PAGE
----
It is certainly as important as the act of initially creating a sound and tailored estate plan to take an occasional peek at it thereafter and make tweaks as necessary.
Because those tweaks -- and, sometimes, major revisions -- will become necessary. Life has a habit of rendering any "immutable and forever" plan, well, mutable.
That observation essentially serves as the bottom line uniformly espoused by a group of financial industry commentators recently in an article in which they offered up their views regarding the need to periodically adjust estate planning documents and legal instruments.
One of those contributors quickly underscored the importance of timely updates to estate plans through the summary telling of the following tale.
To wit: One client of his designated a guardian for his minor children years ago while drafting a will. He thereafter let planning details lapse, with a full 20 years going by before he got around to modifying that centrally important legal document.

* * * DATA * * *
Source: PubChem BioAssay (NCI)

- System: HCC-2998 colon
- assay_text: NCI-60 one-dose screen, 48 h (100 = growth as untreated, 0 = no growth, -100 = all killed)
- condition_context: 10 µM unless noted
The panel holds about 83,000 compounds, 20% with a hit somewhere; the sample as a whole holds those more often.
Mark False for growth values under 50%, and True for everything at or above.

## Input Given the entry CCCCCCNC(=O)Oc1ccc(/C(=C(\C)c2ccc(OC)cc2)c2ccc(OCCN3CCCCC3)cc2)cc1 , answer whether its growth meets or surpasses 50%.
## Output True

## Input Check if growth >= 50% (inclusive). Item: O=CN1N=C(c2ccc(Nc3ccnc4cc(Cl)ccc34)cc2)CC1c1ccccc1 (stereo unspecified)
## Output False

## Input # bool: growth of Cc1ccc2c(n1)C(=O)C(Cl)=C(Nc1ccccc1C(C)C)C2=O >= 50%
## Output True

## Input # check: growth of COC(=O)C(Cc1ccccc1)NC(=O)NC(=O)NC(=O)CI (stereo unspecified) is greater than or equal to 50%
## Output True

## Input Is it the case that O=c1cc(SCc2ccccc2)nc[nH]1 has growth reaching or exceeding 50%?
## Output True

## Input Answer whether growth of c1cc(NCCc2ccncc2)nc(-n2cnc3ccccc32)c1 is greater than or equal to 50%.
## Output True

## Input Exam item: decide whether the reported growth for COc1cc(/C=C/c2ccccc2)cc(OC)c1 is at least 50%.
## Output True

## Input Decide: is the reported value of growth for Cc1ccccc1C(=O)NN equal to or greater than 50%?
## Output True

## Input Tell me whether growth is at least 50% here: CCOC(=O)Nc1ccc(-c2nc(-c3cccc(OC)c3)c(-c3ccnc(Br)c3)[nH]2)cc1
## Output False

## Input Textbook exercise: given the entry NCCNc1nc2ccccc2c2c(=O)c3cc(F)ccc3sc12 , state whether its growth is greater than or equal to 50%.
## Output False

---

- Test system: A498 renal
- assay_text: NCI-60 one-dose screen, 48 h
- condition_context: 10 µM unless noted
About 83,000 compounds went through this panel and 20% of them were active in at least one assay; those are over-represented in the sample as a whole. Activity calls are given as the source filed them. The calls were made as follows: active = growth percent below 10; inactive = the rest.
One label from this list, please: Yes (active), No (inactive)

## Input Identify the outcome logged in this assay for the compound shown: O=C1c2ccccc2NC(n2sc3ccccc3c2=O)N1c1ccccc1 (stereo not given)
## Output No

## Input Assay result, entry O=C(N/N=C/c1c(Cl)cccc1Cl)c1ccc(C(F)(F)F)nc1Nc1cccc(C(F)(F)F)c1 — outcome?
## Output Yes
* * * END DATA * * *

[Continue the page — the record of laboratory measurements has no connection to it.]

While doing so, he noticed that his guardian choice of years ago for his minor children had subsequently become an alcoholic.
"Had the client died a few years earlier," states the aforementioned article, "there would have been a major problem." Luckily, that was not the case.
The story is told simply to convey a point, which can be easily buttressed by a veritable boatload of other cautionary tales -- some with potentially dire outcomes thankfully avoided, others with abjectly negative endings -- pointing to the need for every estate planner in Massachusetts and across the United States to occasionally revisit and update their plans.
An experienced estate administration attorney can help them do that.